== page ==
Networking is the newest addition to the Emergence system. The Emergence networking is designed to be peer to peer and uses TCIP (the standard Internet protocol). While each machine on the Emergence network has a local copy of an object (to reduce bandwidth used by data transfer) only one computer on the network has "ownership" of that object. The machine with ownership of an object broadcasts changes in that object’s state (be it position or property values) over the network to other participating machines. The network is tolerant to lost packets, if information about an objects positions is lost the local machine interpolates the objects current position until accurate position information is received.

At Siggraph ‘98, the Emergence system displayed a panoramic first person view of the Emergence world using three networking computers. Each computer received information about the world and camera positions over the network and each rendered different views resulting in one wide-screen image.

In the upcoming year we will expand the networking capabilities and explore the design of multi participant environments.


The Emergence system allows designers to create complex virtual 3D environments filled with artificial life that reacts and responds to a multitude of situations and interactions. In addition Emergence provides real-time interactivity on an Intel platform at a performance level usually only seen on high-end workstations.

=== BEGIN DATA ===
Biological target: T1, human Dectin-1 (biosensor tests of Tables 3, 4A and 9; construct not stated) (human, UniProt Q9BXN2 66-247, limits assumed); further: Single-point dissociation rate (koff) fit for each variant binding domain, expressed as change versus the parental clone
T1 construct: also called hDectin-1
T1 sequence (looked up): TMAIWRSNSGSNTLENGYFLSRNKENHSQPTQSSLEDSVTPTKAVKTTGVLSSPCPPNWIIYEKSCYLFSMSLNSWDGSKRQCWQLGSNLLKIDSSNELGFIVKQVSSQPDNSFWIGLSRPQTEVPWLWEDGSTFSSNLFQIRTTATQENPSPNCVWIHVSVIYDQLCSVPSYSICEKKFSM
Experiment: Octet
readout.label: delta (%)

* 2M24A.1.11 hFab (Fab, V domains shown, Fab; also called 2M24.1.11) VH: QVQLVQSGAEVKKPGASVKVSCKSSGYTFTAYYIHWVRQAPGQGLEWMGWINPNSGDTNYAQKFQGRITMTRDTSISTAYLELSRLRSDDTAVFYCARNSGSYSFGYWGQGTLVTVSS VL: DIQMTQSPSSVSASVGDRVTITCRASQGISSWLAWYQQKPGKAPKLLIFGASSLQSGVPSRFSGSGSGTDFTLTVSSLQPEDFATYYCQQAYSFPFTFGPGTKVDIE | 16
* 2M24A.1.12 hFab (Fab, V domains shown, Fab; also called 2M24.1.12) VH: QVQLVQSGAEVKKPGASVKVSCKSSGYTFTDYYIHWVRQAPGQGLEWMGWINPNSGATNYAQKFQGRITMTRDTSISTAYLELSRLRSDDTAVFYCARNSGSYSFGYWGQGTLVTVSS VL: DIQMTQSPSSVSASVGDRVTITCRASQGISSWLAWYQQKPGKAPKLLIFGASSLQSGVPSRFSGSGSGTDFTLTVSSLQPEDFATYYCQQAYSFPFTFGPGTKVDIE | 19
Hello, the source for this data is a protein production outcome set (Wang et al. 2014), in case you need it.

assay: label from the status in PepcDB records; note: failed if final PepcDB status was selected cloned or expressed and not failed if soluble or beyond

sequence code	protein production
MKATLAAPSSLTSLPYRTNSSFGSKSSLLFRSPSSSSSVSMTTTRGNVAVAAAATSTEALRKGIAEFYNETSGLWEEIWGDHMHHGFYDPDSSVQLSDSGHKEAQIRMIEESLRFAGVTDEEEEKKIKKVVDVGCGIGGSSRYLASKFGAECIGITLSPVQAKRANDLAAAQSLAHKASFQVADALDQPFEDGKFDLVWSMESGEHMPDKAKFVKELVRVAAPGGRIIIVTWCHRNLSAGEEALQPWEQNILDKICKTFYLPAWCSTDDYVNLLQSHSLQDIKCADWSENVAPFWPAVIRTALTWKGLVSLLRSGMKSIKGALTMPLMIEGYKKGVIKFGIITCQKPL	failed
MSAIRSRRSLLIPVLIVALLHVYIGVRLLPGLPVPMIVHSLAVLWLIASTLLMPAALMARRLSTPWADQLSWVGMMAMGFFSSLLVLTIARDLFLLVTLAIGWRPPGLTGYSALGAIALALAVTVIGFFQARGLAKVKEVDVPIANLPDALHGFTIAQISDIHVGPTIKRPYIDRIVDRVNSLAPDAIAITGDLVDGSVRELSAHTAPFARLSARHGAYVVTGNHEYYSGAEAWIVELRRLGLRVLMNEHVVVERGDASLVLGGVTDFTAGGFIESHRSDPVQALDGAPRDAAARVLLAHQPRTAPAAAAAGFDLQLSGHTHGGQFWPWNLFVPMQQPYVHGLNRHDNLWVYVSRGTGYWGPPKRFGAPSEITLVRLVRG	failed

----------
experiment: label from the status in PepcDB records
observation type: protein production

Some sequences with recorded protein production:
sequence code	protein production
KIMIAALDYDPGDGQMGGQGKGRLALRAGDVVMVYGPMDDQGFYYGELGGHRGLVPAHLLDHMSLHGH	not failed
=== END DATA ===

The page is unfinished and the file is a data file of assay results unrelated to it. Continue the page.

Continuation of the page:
Technical Points
of Interest

Graphic software supports:

  • Modular design
  • Open GL
  • Graphical overlay of scripting and performance data
  • Real-time performance on PCs
  • Peer to peer networking
  • Collision detection
  • Particle system
  • Hierarchical 3D animation
  • Multiple camera viewpoints
  • Multiple moving light sources
  • Vertex coloring
  • Shadows
  • Texture mapping
  • Vertex coloring
  • Stereo sound

Artificial Intelligence/Designer Interface supports:

  • 3D physics
  • High-level modular behaviors (eg move to point, avoid collisions)
  • Separation between motor systems and agent mind (allowing for the application of behaviors to different types of agents)
  • High-level scripting through finite state machines
  • Agents perform simultaneous goal attainment (they can think about multiple behaviors at once)
  • Agents respond to senses (vision, hearing, touch...) rather than global information